When Nats GM Jim Bowden resigned Sunday, his boss released a statement. It's typical Stan Kasten. If you read it quickly, it's a nice respectful note.
But if you believe the narrative that Bowden was never really a Kasten guy and that only Bowden's relationship with Mark Lerner kept him around for so long, then a more careful reading shows a lot more.
So we passed Kasten's statement through the StanSpeak Translator, to see what the real* thoughts are behind the words he uttered. His "thoughts" show up in italics.
"We greatly respect and admire the decision made today by Jim Bowden but not the leatherpanted buffoon himself. Just his decision he made to finally get out of the few strands of hair I have left."
Jim [but not me] has maintained his innocence, but recognized that he had become a distraction [as if riding around in a pimped-out Segway or wearing a Manny wig weren't], and with great grace determined to do what was best for the team and his players a few years too late.
As the only general manager in the history of the Washington Nationals, his influence and direct imprint on the franchise is immeasurable if you disregard the plummeting farm rankings and 102-loss season.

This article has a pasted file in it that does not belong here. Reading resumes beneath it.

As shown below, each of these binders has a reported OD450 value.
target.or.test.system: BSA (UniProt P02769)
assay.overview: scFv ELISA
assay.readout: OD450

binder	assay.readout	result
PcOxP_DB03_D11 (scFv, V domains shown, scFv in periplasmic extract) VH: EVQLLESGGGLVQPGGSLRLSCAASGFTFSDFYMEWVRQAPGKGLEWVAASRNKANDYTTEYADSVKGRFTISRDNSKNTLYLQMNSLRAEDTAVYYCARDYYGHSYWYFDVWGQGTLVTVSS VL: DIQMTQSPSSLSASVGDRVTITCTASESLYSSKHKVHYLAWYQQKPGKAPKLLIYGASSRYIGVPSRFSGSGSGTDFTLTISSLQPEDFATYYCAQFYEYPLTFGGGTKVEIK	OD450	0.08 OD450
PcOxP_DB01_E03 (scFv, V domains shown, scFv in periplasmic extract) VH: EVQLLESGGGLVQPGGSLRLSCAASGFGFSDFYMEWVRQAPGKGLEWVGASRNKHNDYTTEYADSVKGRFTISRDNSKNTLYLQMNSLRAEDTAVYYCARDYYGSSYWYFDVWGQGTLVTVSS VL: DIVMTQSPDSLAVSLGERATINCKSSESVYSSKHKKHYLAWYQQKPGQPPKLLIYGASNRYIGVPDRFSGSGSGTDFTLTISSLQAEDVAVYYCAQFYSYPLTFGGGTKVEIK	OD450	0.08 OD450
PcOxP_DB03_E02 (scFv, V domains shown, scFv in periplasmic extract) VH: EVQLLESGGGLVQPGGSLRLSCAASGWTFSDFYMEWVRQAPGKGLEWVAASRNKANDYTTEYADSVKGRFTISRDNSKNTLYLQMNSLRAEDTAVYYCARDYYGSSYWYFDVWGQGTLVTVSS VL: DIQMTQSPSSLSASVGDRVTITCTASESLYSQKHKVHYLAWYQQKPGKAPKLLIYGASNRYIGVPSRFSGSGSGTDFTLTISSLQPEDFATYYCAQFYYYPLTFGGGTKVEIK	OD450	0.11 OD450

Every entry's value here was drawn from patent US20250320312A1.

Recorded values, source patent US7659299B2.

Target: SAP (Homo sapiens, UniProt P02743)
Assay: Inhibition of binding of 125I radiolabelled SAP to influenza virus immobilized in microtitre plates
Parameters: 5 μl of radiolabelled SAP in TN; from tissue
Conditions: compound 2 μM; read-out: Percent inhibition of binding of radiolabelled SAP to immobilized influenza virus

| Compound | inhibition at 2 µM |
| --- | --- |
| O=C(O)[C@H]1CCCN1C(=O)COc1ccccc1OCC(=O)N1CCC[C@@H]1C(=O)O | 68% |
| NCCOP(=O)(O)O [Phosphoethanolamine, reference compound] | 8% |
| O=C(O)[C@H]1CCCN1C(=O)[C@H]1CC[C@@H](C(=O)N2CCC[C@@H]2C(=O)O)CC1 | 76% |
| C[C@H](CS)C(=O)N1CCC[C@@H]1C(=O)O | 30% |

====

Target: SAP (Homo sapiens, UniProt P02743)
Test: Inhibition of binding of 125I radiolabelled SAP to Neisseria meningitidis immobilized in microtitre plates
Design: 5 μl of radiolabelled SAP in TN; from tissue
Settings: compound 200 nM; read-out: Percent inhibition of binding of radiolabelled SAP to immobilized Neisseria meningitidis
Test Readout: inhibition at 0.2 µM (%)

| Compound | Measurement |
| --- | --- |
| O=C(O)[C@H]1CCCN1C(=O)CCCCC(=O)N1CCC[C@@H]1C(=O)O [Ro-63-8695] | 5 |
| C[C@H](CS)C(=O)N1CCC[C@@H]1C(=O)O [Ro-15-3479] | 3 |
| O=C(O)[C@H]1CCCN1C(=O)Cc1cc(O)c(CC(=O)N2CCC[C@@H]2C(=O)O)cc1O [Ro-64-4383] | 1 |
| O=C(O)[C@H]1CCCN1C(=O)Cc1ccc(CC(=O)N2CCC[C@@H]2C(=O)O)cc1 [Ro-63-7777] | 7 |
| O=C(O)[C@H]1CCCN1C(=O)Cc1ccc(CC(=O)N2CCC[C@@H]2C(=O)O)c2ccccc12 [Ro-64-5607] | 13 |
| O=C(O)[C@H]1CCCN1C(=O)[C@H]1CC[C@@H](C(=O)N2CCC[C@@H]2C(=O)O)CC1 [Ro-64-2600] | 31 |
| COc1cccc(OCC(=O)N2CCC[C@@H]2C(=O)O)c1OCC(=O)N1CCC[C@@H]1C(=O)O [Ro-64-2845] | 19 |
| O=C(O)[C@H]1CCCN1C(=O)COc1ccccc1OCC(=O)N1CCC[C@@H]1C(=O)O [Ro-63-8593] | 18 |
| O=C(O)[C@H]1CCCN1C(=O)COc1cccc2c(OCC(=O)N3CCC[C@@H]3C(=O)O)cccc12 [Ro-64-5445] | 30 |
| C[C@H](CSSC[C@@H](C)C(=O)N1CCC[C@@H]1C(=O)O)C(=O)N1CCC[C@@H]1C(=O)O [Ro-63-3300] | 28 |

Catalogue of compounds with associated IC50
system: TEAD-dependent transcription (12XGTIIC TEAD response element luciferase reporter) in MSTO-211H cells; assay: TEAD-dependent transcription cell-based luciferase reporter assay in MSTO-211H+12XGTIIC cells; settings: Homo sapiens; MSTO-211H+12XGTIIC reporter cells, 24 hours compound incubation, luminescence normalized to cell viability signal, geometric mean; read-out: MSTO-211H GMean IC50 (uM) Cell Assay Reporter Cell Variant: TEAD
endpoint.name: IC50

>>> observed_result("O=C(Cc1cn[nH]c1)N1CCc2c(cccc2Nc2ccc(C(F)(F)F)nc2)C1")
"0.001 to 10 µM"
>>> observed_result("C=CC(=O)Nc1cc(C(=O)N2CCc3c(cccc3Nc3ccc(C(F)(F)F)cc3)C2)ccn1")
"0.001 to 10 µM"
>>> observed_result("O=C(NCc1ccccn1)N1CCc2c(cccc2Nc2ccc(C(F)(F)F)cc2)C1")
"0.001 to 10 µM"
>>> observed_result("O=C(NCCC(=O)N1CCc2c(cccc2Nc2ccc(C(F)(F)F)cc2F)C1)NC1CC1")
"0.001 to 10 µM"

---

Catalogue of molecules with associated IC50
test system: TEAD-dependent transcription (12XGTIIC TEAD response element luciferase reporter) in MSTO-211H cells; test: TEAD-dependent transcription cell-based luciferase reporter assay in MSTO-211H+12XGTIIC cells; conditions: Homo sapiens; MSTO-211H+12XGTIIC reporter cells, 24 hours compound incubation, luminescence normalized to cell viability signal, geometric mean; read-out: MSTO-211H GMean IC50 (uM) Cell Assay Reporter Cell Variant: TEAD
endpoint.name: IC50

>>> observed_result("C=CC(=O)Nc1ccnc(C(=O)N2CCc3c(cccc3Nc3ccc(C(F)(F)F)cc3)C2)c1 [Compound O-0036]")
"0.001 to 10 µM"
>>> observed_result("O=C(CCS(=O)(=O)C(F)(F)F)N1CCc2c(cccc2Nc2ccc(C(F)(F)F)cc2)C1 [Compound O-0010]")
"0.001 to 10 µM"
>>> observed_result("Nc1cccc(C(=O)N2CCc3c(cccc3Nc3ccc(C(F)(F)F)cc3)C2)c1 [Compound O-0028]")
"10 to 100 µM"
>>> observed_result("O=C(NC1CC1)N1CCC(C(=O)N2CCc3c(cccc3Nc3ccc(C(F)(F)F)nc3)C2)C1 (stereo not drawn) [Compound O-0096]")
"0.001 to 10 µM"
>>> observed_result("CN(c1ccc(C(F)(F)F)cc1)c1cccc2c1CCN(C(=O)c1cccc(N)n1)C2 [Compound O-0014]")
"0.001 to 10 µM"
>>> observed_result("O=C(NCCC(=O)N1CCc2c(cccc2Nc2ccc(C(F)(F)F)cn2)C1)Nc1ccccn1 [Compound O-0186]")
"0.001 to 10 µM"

He accepted the challenge [of building the club] and fulfilled it with enthusiasm, intelligence, and gritty determination but without much to show for it.
Jim's efforts to develop a competitive club on the field [I focus on his efforts because his results are scary], while dedicating himself to building a minor league system second to none [I focus on his dedication because the results are scary], will serve the Washington Nationals for years to come thanks to the number one overall pick we got because he was pretty scary.
Stan can spin, but he can't hide from the StanSpeak Translator. Kasten certainly wasn't weeping yesterday, no matter how respectful his comments seemed.
Chris Needham used to write Capitol Punishment. He would be a lousy GM.